Sensuous, silky, sensational. Thinly sliced prosciutto needs little else to enhance it. Oh, perhaps a mango.
1 large fragrant mango, perfectly ripe 100g thinly sliced prosciutto 1 lime, cut into wedges
There’s something sensuous about the way thin slices of dusky pink prosciutto softly tumble onto a plate. The taste is barely salty – just enough to give the palate some interest – with mild savoury notes, but it’s the melting creamy edge of fat that smooths the palate creating a beautiful balance. Traditionally served with melon, it works a treat with fresh mango. Not any mean green little mango mind, I mean a big juicy succulent Australian mango. Add a few slivers of lime and you have an easy party platter for festive entertaining, or a gorgeous starter for Christmas day. Don’t forget the bubbles – Prosecco or Champagne make a perfect match.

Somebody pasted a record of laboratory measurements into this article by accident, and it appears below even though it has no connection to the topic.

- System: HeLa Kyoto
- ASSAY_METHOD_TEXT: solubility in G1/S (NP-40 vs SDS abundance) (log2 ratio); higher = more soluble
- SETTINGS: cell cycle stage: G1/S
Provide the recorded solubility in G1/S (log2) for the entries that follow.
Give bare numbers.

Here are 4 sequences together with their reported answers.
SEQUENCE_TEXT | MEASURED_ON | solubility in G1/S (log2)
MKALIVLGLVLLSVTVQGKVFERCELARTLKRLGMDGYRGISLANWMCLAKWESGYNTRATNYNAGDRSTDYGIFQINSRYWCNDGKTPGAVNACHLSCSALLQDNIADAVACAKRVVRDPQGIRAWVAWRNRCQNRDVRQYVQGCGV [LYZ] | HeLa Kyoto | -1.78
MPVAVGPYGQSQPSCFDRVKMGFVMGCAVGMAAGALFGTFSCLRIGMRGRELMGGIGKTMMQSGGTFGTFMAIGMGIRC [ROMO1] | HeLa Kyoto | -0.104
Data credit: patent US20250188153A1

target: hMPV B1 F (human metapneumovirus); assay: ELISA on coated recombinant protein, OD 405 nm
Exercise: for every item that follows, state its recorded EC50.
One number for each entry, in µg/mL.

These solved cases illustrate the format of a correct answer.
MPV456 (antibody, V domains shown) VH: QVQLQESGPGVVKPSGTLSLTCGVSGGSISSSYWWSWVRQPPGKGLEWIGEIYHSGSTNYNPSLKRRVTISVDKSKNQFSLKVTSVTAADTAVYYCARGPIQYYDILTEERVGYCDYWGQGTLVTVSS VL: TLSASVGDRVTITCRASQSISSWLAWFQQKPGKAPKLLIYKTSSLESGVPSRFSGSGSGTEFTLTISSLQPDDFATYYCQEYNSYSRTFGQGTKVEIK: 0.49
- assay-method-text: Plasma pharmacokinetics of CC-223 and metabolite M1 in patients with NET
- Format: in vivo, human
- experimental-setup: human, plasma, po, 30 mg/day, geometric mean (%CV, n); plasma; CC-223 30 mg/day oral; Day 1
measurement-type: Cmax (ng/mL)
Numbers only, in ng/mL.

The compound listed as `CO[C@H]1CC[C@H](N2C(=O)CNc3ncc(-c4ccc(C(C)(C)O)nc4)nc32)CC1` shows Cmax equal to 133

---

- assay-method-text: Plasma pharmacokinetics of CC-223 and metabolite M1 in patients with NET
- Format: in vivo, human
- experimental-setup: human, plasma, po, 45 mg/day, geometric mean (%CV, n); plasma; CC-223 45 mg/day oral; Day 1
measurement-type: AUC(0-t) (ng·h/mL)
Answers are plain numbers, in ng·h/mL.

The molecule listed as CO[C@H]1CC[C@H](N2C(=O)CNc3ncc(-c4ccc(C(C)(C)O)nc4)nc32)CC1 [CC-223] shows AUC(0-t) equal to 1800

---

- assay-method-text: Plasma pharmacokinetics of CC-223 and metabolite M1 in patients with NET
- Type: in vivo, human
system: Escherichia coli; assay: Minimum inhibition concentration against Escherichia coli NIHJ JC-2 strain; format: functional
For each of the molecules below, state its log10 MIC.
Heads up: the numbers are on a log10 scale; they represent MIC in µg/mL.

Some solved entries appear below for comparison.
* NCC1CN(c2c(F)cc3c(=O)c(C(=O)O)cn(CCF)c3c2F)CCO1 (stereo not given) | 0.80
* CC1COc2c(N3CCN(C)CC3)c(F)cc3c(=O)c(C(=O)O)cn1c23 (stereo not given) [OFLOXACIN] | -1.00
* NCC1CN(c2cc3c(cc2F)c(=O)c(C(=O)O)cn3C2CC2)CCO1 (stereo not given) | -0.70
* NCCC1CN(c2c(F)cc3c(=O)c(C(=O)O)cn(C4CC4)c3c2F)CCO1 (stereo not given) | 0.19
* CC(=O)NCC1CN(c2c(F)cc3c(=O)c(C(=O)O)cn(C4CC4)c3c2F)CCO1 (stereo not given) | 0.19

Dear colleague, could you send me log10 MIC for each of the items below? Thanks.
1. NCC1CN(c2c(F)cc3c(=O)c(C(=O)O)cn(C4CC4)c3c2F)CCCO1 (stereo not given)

Carefully separate slices of prosciutto, arranging them on a plate as you go. Peel mango, slice into thin wedges and arrange in centre of prosciutto. Garnish with lime wedges and serve.
Prosciutto is sometimes referred to as Parma ham. It’s sold in two forms, raw and cooked, though out of Italy the word prosciutto generally refers to the raw, cured ham. Prosciutto crudo is raw ham, cured by air and salt. It is sweet and delicate with creamy, sweet-tasting fat. It is sliced very thin with a strip of the fat attached to every slice. Don’t cut off the fat – it’s part of the experience, giving the meat a softer edge, creating a balance of taste and texture. It can be served as an antipasto component, used to wrap around food, or added to stuffings and pasta sauces.